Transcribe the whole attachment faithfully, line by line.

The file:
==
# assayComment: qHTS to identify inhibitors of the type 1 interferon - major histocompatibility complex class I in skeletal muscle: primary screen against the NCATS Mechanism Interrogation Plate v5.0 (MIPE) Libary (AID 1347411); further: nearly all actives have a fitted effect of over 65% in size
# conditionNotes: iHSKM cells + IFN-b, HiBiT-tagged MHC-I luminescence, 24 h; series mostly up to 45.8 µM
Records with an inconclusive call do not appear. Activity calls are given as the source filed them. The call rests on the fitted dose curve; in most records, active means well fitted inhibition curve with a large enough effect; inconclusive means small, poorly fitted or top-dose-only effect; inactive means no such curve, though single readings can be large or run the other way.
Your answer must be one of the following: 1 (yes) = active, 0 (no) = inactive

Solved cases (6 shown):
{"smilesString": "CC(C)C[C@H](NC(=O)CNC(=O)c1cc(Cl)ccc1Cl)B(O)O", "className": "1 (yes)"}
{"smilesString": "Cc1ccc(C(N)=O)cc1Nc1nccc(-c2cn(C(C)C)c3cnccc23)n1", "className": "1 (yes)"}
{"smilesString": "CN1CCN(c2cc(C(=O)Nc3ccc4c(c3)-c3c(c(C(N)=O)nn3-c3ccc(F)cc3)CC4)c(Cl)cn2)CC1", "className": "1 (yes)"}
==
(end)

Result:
# assayComment: qHTS to identify inhibitors of the type 1 interferon - major histocompatibility complex class I in skeletal muscle: primary screen against the NCATS Mechanism Interrogation Plate v5.0 (MIPE) Libary (AID 1347411); further: nearly all actives have a fitted effect of over 65% in size
# conditionNotes: iHSKM cells + IFN-b, HiBiT-tagged MHC-I luminescence, 24 h; series mostly up to 45.8 µM
Records with an inconclusive call do not appear. Activity calls are given as the source filed them. The call rests on the fitted dose curve; in most records, active means well fitted inhibition curve with a large enough effect; inconclusive means small, poorly fitted or top-dose-only effect; inactive means no such curve, though single readings can be large or run the other way.
Your answer must be one of the following: 1 (yes) = active, 0 (no) = inactive

Solved cases (6 shown):
{"smilesString": "CC(C)C[C@H](NC(=O)CNC(=O)c1cc(Cl)ccc1Cl)B(O)O", "className": "1 (yes)"}
{"smilesString": "Cc1ccc(C(N)=O)cc1Nc1nccc(-c2cn(C(C)C)c3cnccc23)n1", "className": "1 (yes)"}
{"smilesString": "CN1CCN(c2cc(C(=O)Nc3ccc4c(c3)-c3c(c(C(N)=O)nn3-c3ccc(F)cc3)CC4)c(Cl)cn2)CC1", "className": "1 (yes)"}